Understanding the mechanism and cost of bacteriophage resistance in the Enterobacteriaceae
Bacteriophages are viruses able to kill bacteria, forcing bacteria to adapt to survive phage attack and helping drive microbial evolution. Little is known about specificity of the interactions or how phages shape bacterial ecological traits. The aim of this thesis is to investigate how Enterobacteriacae gain resistance to bacteriophage infection, and to evaluate how different bacteriophages predating on a bacterial species can alter adaptation mechanisms utilised by the bacteria. It is known that multiple bacteriophage families can infect the same bacterial species, but how different bacterial species respond to these different phages is poorly understood. The adaptations that occur in different species of bacteria within the Enterobacteriacae when exposed to the same bacteriophage species was compared.
A diverse panel of six bacteriophage species was used to create a collection of 123 phage resistant mutants in E. coli and 20 in Salmonella enterica Typhimurium. The costs of resistance in the bacteria were measured, with no fitness cost as well as decreased or increased fitness observed. Putative genes involved in bacteriophage resistance were identified by whole genome sequencing and identification of SNPs and INDELs, with 118 genes found to contain mutations. Using gene knock-out mutants, the contribution of individual genes to phage resistance was evaluated for 18 genes. Only three of these genes (btuB, sdaC, dcrB) could be confirmed to confer a phage resistance phenotype.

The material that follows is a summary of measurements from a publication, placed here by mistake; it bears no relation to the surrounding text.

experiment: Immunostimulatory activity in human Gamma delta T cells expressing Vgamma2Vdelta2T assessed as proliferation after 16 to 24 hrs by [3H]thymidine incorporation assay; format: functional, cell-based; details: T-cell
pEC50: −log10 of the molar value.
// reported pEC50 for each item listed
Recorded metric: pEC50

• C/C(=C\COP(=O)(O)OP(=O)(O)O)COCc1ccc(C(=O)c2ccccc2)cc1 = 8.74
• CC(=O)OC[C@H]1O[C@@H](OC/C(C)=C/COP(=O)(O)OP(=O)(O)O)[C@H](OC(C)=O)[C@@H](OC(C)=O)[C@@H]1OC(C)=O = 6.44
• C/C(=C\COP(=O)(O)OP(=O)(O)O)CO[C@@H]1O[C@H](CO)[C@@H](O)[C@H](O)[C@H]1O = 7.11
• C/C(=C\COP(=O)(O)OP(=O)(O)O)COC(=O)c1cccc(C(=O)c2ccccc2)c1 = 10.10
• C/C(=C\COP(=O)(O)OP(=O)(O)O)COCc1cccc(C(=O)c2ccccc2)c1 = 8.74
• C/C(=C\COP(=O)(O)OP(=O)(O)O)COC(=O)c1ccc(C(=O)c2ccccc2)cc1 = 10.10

Furthermore, fhuA which was one of the most commonly mutated genes, did not confer phage resistance when gene knockouts were created. The results demonstrate the complexity in understanding phage resistance mechanisms.
Supervisor(s)Andrew Millard; Ellie Jameson
Date of award2022-04-21
Author affiliationDepartment of Genetics and Genome Biology
Awarding institutionUniversity of Leicester